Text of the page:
Friday, 28 October 2011

Facebook Promotion Guidelines: there for a reason!

One of the most annoying things about being involved in social media is watching so many other brands get it so horribly wrong.

What’s even worse is when they get it wrong through sheer laziness. Making a genuine mistake is one thing, but to not give yourself a chance by not even bothering to read the terms and conditions of a site you are posting on is at best stupid, and at the very worse a sign that you don’t really care about how you exploit the people using that platform.

Take Seabrooks Crisps. This week, they launched one of those incredibly predictable Facebook competitions on their company page, where they ask fans of their page to change their profile picture (yawn) to a picture of a bag of crisps (YAAAAWWWN).

‘Hold the front page!’ I hear you cry…

Aside from it being a dreadful, worn-out idea, it’s also in contravention of the Facebook Competition Guidelines. It’s a sweepstake that uses Facebook’s core functionality. This is clearly verboten in their guidelines, but it doesn’t stop hundreds of Facebook pages, and brands big and small, from breaking the rules to gain an advantage.

And I think it’s great for the majority that abide by the rules when the ones that don’t get stung.

When SAS air travel broke the rules with this Facebook competition, they had their page, and the 116k fans they had, removed without warning by Facebook.

Sorry to come across as a grave-dancer, but GOOD…

(As an aside, I love how they tried to spin the video to seem like they were ‘going rogue’ and sticking it to the man by breaking the rules. You weren’t, SAS. It was a lazy idea and you got busted for it.)

It annoys me when I see bad competitions because I see the other side of it. I see developers, marketers, PEOPLE slaving away at interesting, useful unique ideas and applications, only for some dimwit to create a facebook page and try and gain more fans or followers by saying ‘Hey guys! Like us to get a free iPad’.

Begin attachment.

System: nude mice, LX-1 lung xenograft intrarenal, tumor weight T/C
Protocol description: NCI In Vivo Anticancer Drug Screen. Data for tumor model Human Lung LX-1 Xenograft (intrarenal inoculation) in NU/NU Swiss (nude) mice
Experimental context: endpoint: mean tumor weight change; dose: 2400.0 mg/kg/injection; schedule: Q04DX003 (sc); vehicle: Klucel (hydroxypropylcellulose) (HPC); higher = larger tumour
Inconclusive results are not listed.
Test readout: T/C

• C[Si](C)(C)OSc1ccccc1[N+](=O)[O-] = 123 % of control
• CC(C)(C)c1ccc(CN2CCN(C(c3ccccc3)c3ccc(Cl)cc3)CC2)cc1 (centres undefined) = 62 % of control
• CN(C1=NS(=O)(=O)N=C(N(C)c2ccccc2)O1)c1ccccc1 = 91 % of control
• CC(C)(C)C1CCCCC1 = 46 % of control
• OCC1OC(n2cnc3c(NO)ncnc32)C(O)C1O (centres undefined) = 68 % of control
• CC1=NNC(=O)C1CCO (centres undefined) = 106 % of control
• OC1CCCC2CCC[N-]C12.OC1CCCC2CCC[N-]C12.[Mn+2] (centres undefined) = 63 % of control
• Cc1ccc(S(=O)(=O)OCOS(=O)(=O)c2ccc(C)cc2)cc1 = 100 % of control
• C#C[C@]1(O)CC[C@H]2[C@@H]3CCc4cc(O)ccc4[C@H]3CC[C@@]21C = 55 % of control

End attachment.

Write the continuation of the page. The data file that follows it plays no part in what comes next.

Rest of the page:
It’s depressing – like finding out that more people were into Keeping Up With The Kardashians than were into Starry Night by Van Gogh. Or The Only Way Is Essex, which is blatantly better.

I know that people are always into something for nothing – but really, would you want a fan for the long run if the only reason they liked you or followed them was because you gave them free stuff?

It just makes you look like a desperate cat in heat, with your arse up in the air.

It’s skanky, and it needs to stop – and I hope Facebook shuts down every offending page.

Saturday, 22 October 2011

Web 2.0 and Web 3.0

I've spent the week trying to get my head around what Web 3.0 really is.

It's surprisingly difficult. Even though there has been so much written about it, and so much of the tech press has been talking about it for quite some time now. The hottest buzzword going around the Web 2.0 Summit in San Francisco wasn't the latest, greatest new social platform. It was Web 3.0.

What is the the thinking behind Web 3.0?

Essentially, it is taking the tools that we already currently have (Web Browsers, Facebook, Twitter, Google+, online profiles and blogs), and using all the information on what you have shared and liked, and tailoring your browsing experience to represent your interests, making the web a more meaningful place. Instant personalisation, a lot like what the company that I work for, GMG Radio, have attempted with the new Smooth Radio website.

This is either very exciting, or very scary, depending on how you feel about handing your information over to companies such as Facebook, Google and Twitter.

In many ways, Web 3.0 is here already. Intelligent search, Facebook Open Graph, Twitter Annotations - all geared towards making the web a more personal place, tailored to your needs, rather than a place that you have to hunt around and organise the relevant information for yourself.

This in itself is great, although I have to say that half the fun of the internet is knowing that ANYTHING could be out there. The opportunity to fish around for information could be severely limited by 3.0 unless we are very careful. 

It could make information easier to hide, and who, apart from certain nefarious characters, would want to do that?